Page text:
People with disabilities, or people of determination, are estimated to make up 15% of the global population - more than 1 billion people.
Not all disabilities are visible - such as sight or hearing impairments, mental health disorders, autism or learning differences.
An estimated 1% of the world population suffers a degree of speech, language or communication need (SLCN) due to a range of conditions such as hearing loss, autistic spectrum disorder, learning difficulties, cerebral palsy, strokes, motor neurone disease (MND), and multiple sclerosis.
This blog discusses how technology can help overcome barriers for people with conditions which may affect speech, language and communication.
What is disability?
According to the UN Convention on the Rights of People with Disabilities, disability results from interactions between a non-inclusive society and individuals.
Barriers may affect access to buildings, services, information or communication. Systemic barriers result from discriminatory policies or practices. Attitudinal barriers result from lack of awareness or incorrect assumptions regarding individuals’ abilities.
How can we create an inclusive society?
Medical interventions and therapies (such as speech therapy), environmental changes and the use of assistive technologies can help to overcome the disabling influence of physical or communication barriers. Attitudes and systems which perpetuate discrimination and inequity must also be addressed.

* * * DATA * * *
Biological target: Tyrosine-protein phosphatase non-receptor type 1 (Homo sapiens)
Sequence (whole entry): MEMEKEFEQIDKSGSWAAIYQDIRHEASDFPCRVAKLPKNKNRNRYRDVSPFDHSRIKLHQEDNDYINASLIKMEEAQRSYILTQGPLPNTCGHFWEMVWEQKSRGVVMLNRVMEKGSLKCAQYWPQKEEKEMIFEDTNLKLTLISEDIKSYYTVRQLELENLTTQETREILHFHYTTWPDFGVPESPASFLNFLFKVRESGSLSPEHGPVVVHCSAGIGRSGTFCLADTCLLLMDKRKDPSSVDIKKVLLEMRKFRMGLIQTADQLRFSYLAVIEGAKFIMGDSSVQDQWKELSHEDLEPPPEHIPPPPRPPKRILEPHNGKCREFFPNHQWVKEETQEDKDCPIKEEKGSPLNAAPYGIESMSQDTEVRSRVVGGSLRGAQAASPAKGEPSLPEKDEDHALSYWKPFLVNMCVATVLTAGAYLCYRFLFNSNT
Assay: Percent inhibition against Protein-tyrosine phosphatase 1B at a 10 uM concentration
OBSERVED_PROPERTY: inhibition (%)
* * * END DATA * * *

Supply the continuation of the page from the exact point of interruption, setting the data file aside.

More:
What is assistive technology and how can it help?
Assistive technology is designed to maintain or improve an individual’s functioning and independence, enabling people to live healthy, dignified lives and participate fully in society.
Assistive technologies for communication
For hearing loss:
For visual impairment:
Augmentative and alternative communication (AAC)
Augmentative and alternative communication devices may help individuals with conditions which may affect communication, such as cerebral palsy, stroke, autism and speech delay.
AAC uses either low- or high-tech methods to augment, complement, or replace speech. Sign language is a form of AAC that does not require technology.
High-tech AAC devices include speech generation, allowing individuals with impaired speech to make their voices heard. Voice output may be activated by clicking on words or pictures, or typing. New technology uses electromyography (EMG) signals from the brain to control AAC devices for those with paralysis and loss of speech.
The first AAC devices were purpose-built. Widespread use of smartphones and iPads has facilitated the development of AAC apps, such as Fabulaa, increasing the portability, availability and affordability of this technology.
Benefits of augmentative and alternative communication (AAC)
AAC devices and apps can help:
How to best use AAC devices
Fabulaa is a FREE to use mobile app, designed for children and adults who face communication struggles. It is customizable with colourful visuals and engaging features. Currently available in five languages.
Download it today https://www.fabulaa.app